Bill on Finding His Birth Parents by Danny Harris

Danny Harris is a DC-based photographer, DJ, and collector of stories. In September, he launched People’s District, a blog that tells a people’s history of DC by sharing the stories and images of its residents. Every day, People’s District presents a different Washingtonian sharing his or her insights on everything from Go Go music to homelessness to fashion to politics. You can read his previous columns here.

“My adopted parents brought me to D.C. when I was two years old from Baltimore. My adopted father was a cement finisher and my adopted mother cleaned houses for a living. We lived a nice life up in NE until I realized that I was adopted when I was about 12. When I learned that, I dropped out of school and ran away from home to find my birth parents. I needed to know who they were and understand why they abandoned me. I took off to Baltimore knowing only my grandfather’s name.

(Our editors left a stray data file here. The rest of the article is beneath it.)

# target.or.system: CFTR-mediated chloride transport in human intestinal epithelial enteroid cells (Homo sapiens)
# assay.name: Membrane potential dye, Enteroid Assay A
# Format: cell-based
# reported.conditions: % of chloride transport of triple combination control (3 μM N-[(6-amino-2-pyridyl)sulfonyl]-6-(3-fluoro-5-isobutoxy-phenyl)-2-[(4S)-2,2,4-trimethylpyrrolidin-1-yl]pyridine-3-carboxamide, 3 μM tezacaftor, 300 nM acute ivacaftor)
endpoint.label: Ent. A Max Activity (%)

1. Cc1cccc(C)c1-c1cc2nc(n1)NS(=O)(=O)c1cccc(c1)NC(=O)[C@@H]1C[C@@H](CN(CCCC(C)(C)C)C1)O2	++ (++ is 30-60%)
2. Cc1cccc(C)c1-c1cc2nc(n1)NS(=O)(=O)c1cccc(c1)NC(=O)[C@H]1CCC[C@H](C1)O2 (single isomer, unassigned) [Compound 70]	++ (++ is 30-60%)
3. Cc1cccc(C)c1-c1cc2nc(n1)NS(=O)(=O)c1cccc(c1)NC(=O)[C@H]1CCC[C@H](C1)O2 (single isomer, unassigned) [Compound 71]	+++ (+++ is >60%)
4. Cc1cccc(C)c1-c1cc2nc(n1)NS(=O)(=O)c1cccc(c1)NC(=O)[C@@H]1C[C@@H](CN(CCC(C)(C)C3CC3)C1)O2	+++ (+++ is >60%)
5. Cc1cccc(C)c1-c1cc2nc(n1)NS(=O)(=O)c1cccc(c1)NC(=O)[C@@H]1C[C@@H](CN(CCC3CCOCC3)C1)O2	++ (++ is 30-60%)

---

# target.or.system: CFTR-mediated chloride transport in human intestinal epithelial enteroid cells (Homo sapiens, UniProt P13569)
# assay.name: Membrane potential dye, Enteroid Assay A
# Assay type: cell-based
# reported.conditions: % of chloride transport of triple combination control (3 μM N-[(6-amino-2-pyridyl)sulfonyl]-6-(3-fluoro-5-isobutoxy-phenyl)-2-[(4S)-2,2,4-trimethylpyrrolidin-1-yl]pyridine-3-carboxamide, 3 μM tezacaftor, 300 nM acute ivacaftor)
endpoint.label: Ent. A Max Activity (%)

“In Baltimore, I was alone and hungry and stole some food from a store. When the cops caught me and asked me where I lived, I gave them my grandfather’s name. They took me to his house and that was the first time I met him. I didn’t know what I was going to find when I met him. I had all of these grand ideas that my parents were rich and would take me back into their loving family.

“My family was not rich, but my grandfather was very warm towards me and he introduced me to my aunt and eventually to my Mom. Turns out that my Mom had seven kids after me and kept them all. I was so angry that of all of the kids, she decided to give me away. My real mother was happy to see me, but never offered to take me back and never did anything for me, so I was back on my own at 12. I have no hard feelings towards her. She is who she is and I need to accept that. As for my father, I didn’t meet him until I was 47. He found me.

Continues after the jump.